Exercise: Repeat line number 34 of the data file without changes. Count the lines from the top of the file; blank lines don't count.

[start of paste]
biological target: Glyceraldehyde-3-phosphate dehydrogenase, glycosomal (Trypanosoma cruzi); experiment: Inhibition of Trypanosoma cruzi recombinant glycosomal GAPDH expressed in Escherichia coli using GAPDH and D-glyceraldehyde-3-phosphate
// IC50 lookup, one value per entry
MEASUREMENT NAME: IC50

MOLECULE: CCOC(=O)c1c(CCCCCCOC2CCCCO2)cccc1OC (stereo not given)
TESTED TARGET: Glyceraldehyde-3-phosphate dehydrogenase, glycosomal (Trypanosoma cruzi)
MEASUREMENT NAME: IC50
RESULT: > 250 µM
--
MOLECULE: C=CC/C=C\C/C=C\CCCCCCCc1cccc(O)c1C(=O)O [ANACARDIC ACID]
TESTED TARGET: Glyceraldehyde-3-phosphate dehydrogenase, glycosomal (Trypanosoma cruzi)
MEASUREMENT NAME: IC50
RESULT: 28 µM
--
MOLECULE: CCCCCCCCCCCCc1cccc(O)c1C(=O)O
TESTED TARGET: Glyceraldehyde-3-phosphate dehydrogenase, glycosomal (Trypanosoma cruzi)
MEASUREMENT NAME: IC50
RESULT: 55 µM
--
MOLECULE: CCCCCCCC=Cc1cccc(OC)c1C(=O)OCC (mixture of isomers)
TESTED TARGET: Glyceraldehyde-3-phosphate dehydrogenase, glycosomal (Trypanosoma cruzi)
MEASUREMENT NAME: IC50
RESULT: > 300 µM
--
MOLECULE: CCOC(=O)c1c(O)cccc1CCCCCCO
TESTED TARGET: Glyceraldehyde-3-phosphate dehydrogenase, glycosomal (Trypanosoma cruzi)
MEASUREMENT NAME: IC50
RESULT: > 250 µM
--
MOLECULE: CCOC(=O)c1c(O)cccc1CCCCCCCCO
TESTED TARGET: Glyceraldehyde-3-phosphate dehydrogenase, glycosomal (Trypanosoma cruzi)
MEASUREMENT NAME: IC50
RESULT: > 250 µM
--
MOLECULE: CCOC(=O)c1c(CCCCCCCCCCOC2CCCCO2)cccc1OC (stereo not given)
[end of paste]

MOLECULE: CCOC(=O)c1c(CCCCCCCCCCOC2CCCCO2)cccc1OC (stereo not given)